“HASLER RESPONSIBLE AI” is a research program of the Hasler Foundation open to research institutions within the higher education sector or non-commercial research institutions outside the higher education sector. The foundation explains the goals of the program in a call for project proposals: “The HASLER RESPONSIBLE AI program will support research projects that investigate machine-learning algorithms and artificial intelligence systems whose results meet requirements on responsibility and trustworthiness. Projects are expected to seriously engage in the application of the new models and methods in scenarios that are relevant to society. In addition, projects should respect the interdisciplinary character of research in the area of RESPONSIBLE AI by involving the necessary expertise.” (CfPP by Hasler Foundation) Deadline for submission of short proposals is 24 January 2021. More information at haslerstiftung.ch.
The “Handbuch Maschinenethik” (ed. Oliver Bendel) was published by Springer VS over a year ago. It brings together contributions from leading experts in the fields of machine ethics, robot ethics, technology ethics, philosophy of technology and robot law. It has become a comprehensive, exemplary and unique book. In a way, it forms a counterpart to the American research that dominates the discipline: Most of the authors (among them Julian Nida-Rümelin, Catrin Misselhorn, Eric Hilgendorf, Monika Simmler, Armin Grunwald, Matthias Scheutz, Janina Loh and Luís Moniz Pereira) come from Europe and Asia. They had been working on the project since 2017 and submitted their contributions continuously until it went to print. The editor, who has been working on information, robot and machine ethics for 20 years and has been doing intensive research on machine ethics for nine years, is pleased to report that 53,000 downloads have already been recorded – quite a lot for a highly specialized book. The first article for a second edition is also available, namely “The BESTBOT Project” (in English like some other contributions) …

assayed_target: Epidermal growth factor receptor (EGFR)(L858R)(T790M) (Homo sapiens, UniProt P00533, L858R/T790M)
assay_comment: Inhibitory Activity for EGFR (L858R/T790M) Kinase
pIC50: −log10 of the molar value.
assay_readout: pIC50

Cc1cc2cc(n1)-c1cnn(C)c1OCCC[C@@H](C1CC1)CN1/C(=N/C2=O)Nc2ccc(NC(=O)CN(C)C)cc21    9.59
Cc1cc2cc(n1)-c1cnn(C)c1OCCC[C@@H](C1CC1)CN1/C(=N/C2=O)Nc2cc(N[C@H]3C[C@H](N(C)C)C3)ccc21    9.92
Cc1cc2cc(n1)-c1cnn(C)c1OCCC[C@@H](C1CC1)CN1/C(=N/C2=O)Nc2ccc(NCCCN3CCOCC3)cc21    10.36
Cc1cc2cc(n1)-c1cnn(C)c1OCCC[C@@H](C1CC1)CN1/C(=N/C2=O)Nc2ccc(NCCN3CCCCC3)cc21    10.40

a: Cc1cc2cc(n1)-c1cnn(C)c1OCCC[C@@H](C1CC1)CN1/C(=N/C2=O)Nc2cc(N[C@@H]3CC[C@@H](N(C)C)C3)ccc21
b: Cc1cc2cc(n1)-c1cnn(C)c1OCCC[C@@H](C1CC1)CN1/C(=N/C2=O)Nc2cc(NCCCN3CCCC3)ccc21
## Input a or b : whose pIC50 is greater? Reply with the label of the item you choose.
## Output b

Springer launches a new journal entitled “AI and Ethics”. This topic has been researched for several years from various perspectives, including information ethics, robot ethics (aka roboethics) and machine ethics. From the description: “AI and Ethics seeks to promote informed debate and discussion of the ethical, regulatory, and policy implications that arise from the development of AI. It will focus on how AI techniques, tools, and technologies are developing, including consideration of where these developments may lead in the future. The journal will provide opportunities for academics, scientists, practitioners, policy makers, and the public to consider how AI might affect our lives in the future, and what implications, benefits, and risks might emerge. Attention will be given to the potential intentional and unintentional misuses of the research and technology presented in articles we publish. Examples of harmful consequences include weaponization, bias in face recognition systems, and discrimination and unfairness with respect to race and gender.
“Dangerous machines or friendly companions? One thing is clear: Our fascination with robots persists. This colloquium in cooperation with TA-SWISS will continue to pursue it.“ This is what it says in the teaser of a text that can be found on the website of the Haus der elektronischen Künste Basel (HeK). “In science fiction films they are presented both as dangerous machines threatening human survival and as friendly companions in our everyday lives. Human-like or animal-like robots, such as the seal Paro, are used in health care, sex robots compensate for the deficits of human relationships, intelligent devices listen to our conversations and take care of our needs …“ (Website HeK) And further: “This event is part of a current study by TA-SWISS which deals with the potentials and risks of social robots that simulate empathy and trigger emotions. The focus is on the new challenges in the relationship between man and machine. At the colloquium, the two scientists Prof. Dr. Oliver Bendel and Prof. Dr. Hartmut Schulze and the Swiss artist Simone C. Niquille will provide brief inputs on the topic and discuss the questions raised in a panel discussion.” (Website HeK) More information via www.hek.ch/en/program/events-en/event/kolloquium-soziale-roboter.html.